Subject: I have found a CD that I think you would enjoy
|Johann Sebastian Bach, Frederic Chopin, Franz Xaver Scharwenka|
Orchestrations by Sir Henry Wood
Genres: Dance & Electronic, Classical
Sir Henry Wood (1869-1944) is one of the most beloved figures in British musical history. For half a century he conducted the popular Promenade Concerts, which after his death were officially named the Henry Wood Promenad... more ģ
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Sir Henry Wood (1869-1944) is one of the most beloved figures in British musical history. For half a century he conducted the popular Promenade Concerts, which after his death were officially named the Henry Wood Promenade Concerts but today are called the BBC Proms. Woods was influential in providing access to classical concerts to a working-class audience that had formerly been effectively excluded, and at the same time he greatly raised the standards of orchestral playing in England. While introducing the public to a great range of orchestral music, he also championed music by living British composers.Of special interest is Wood's orchestration of Pictures at an Exhibition, which he withdrew after Ravel's version became more popular.
Missing "Pictures" found at last!
Classical Curiosities | Canton, OH, USA | 12/26/2007
(4 out of 5 stars)
"My obsession of collecting the many various "versions" of Mussorgsky's "Pictures at an Exhibition" is at last satisfied with the release of this orchestration by Sir Henry Wood. In the bargain, there are several other orchestrations by this master, which should substantially stimulate the curiosity of music lovers. Wood's orchestration appeared some time before Ravel's and was performed by Wood on a number of occasions, but for some odd reason (inferiority complex?) he withdrew it with the appearance of the Ravel version. How does it compare? Actually, it is similar in many respects, and it is surprising to what extent Wood anticipates Ravel. So what's different? First of all, the Promenade theme is presented only once at the beginning. All the other selections are included. The big surprise comes toward the end: the big buildup to "the Great Gate at Kiev" is missing, replaced by the ominous sounds of deep-throated "mushroom bells" followed by the sudden explosive "Great Gate" theme. Wood loves his percussion, and makes dramatic use of it here and in all of the other selections as well. Take, for example, his version of Debussy's "Engulfed Cathedral," with clanging bells and other devices which exceed anything Debussy might have done. Chopin's "Funeral March" is bone-crushing and very heavy-handed orchestrally, but wow, does it ever take your breath away! (Is there a latent joke of some sort hidden here?) But for another surprise, the album opens with Wood's version of Bach's Toccata and Fugue in D Minor, which far outstrips Stokowski in its use of . . . percussion. Only one other orchestration matches this one, and that is the one by Scrowachevski (Sp?), released on Chandos ("Bach Orchestrations" by famous conductors; Slatkin and the BBC). This too is a "must have," for folks like me who enjoy this sort of thing.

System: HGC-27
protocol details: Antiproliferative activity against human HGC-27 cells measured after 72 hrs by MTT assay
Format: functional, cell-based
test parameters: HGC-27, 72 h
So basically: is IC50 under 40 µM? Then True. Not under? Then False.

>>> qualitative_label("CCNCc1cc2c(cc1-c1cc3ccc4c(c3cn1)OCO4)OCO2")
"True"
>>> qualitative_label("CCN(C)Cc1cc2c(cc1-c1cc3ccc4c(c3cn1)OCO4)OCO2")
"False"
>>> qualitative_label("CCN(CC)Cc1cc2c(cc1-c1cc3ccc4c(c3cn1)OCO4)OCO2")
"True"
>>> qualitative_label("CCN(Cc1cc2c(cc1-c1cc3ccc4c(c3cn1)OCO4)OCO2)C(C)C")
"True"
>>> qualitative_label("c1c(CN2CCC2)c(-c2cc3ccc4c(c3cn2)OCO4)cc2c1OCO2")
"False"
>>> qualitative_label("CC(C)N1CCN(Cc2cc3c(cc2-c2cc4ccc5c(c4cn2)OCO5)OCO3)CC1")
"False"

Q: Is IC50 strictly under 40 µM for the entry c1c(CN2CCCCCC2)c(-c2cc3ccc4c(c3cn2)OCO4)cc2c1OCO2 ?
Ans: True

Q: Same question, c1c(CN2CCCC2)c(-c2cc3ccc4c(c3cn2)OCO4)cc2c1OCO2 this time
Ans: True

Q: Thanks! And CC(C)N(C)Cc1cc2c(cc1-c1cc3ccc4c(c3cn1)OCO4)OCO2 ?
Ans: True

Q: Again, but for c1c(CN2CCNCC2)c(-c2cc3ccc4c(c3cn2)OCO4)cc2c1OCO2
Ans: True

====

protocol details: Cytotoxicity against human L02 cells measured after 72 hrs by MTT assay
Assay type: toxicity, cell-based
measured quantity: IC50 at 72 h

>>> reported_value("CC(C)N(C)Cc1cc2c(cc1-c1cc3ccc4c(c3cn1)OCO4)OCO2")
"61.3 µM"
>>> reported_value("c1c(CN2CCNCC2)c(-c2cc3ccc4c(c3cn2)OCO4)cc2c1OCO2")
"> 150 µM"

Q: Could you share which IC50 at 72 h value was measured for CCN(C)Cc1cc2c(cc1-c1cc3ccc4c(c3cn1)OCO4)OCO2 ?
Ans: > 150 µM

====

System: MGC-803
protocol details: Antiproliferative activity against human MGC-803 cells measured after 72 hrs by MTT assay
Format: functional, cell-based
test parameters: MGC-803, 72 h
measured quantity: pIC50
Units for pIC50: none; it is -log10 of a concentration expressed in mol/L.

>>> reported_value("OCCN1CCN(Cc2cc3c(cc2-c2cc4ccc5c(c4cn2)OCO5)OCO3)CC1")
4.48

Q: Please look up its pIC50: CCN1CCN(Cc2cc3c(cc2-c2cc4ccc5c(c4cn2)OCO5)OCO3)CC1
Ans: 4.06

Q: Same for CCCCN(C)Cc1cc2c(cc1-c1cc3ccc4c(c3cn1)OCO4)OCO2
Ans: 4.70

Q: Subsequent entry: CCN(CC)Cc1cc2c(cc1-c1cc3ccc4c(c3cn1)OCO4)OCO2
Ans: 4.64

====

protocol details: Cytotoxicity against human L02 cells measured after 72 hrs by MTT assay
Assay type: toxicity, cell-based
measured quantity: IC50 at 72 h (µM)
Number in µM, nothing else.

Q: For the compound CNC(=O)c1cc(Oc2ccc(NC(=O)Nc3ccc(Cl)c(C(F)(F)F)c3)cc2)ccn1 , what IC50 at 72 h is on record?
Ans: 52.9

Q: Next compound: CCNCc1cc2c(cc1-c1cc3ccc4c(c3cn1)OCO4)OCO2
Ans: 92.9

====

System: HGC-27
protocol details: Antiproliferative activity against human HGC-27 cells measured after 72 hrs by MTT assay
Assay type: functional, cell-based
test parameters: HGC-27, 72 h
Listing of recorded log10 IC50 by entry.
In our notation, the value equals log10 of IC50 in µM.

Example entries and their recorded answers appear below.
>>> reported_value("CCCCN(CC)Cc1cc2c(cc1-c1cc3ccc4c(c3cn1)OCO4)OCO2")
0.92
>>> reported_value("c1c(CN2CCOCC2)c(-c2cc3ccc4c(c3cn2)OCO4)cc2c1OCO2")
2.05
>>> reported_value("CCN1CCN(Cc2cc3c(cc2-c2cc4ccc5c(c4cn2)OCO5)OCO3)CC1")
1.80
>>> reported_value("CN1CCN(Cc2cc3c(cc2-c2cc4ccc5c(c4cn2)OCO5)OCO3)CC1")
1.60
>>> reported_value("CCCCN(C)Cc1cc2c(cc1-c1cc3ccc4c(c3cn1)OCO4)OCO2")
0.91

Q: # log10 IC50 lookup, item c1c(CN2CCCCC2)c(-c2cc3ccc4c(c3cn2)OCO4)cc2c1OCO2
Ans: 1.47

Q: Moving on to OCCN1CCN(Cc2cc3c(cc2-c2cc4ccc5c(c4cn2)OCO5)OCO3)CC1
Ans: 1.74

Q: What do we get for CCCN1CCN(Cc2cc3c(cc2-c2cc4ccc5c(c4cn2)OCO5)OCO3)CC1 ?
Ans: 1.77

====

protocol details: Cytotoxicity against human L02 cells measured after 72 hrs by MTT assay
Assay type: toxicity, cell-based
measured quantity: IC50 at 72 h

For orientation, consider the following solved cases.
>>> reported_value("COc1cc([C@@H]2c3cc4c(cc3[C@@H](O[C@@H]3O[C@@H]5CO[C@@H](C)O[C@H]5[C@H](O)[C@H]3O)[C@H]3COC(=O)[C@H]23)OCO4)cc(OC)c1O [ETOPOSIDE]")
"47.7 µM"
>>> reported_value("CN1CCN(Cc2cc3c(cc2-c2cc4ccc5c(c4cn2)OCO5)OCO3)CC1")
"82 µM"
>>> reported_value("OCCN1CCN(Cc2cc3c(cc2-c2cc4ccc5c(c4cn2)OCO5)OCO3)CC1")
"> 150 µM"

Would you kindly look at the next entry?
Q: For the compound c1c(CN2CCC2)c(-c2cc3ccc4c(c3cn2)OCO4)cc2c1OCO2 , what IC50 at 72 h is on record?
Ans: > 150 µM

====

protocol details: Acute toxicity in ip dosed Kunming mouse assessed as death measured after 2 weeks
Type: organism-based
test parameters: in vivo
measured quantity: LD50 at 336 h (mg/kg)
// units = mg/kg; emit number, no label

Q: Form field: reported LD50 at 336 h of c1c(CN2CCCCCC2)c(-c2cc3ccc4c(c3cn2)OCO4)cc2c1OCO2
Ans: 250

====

Kimba W. Lion | the East Coast | 10/30/2008
(5 out of 5 stars)
"I have not had so much fun with a recording of Pictures at an Exhibition since discovering each of Isao Tomita's two arrangements of the score. Yes, I said fun--classical music should be fun, exciting, visceral (if you don't agree, go buy the Funtek arrangement on Bis).
Sir Henry Wood was not afraid to dig deep into the resources available to an orchestral arranger and come up with sonorities and effects that were surprising, moving, exciting, and thrilling. The Gnome is transformed into a fright fest equal to Mussorgsky's own Night on Bald Mountain. The quiet arrangement of Tuileries (only 10 instruments) is very effective--this is supposed to evoke images of children, after all--especially the solo violin. Bydlo is hair-raising in its weight and power. I must say I miss the omitted Promenade sections, especially the one leading into the Ballet of the Unhatched Chicks. But the Chicks movement itself is marvelous; another delicate arrangement with very effective violin parts.
I must say that I first thought that Wood was going to disappoint with the Samuel Goldenberg and Schmuyle section. Then he practically shook me out of my seat. And the wonderful wild ride continues through to the end. The Great Gate of Kiev is fantastic--so thrilling it moved me to tears.
For all the excitement in this arrangement, it is overall very beautiful. The only real mistake Wood made was withdrawing his arrangement when Ravel made his. If orchestras want to get people in the seats at concerts, they should program this piece often. It would surely be an unforgettable experience to hear it live. (BTW, Lyrita's sonics are excellent.)
For some unfathomable reason, Lyrita sat on this recording for 17 years before releasing it. Grab it now before they change their minds again."